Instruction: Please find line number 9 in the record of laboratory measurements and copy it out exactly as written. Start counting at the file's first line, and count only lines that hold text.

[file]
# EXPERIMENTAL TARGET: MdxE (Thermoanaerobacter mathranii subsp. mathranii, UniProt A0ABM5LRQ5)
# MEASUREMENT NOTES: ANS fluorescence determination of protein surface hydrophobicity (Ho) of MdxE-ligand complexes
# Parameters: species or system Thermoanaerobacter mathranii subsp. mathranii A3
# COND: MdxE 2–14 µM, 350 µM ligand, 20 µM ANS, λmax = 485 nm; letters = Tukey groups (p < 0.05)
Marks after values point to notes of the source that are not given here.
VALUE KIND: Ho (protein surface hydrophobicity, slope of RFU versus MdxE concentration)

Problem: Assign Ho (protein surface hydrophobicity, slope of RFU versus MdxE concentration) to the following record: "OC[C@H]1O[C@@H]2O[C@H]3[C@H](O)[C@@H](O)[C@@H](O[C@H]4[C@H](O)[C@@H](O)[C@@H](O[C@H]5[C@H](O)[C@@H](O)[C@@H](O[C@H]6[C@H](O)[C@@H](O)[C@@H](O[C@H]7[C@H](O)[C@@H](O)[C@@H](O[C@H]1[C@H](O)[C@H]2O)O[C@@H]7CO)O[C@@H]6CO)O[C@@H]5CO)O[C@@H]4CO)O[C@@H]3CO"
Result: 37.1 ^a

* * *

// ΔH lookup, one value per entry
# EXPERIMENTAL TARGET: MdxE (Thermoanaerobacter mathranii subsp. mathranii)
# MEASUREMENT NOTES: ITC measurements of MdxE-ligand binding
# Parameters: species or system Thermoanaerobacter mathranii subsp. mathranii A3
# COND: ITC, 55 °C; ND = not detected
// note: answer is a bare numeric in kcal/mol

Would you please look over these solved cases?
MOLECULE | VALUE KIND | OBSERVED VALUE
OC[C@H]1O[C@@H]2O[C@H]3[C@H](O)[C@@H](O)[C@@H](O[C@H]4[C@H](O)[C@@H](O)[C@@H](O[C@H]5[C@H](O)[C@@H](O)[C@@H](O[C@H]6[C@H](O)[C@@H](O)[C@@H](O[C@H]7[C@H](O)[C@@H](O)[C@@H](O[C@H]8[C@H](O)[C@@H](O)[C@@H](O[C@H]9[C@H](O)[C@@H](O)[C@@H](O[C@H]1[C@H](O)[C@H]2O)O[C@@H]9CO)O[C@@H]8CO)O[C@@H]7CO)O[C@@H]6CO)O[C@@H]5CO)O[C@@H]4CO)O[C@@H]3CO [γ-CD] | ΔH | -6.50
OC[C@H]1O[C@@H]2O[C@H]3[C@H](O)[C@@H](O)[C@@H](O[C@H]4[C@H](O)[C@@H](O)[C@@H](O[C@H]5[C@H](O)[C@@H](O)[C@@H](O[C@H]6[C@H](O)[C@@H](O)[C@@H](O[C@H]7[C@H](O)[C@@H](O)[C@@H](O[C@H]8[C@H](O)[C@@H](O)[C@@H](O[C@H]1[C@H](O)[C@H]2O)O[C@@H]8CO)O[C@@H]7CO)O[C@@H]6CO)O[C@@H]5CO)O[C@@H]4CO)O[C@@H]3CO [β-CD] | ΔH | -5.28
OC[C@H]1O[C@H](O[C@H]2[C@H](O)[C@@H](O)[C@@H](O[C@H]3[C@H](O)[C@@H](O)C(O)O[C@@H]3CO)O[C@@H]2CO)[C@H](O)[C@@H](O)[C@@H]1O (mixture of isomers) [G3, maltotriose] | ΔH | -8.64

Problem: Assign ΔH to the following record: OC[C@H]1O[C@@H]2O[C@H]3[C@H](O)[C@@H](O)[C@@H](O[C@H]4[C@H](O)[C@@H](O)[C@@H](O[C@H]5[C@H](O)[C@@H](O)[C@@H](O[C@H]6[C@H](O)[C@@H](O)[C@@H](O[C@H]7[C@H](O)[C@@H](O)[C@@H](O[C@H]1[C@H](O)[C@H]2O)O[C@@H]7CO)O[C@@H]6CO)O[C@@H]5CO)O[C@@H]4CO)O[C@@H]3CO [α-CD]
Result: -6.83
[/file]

* * *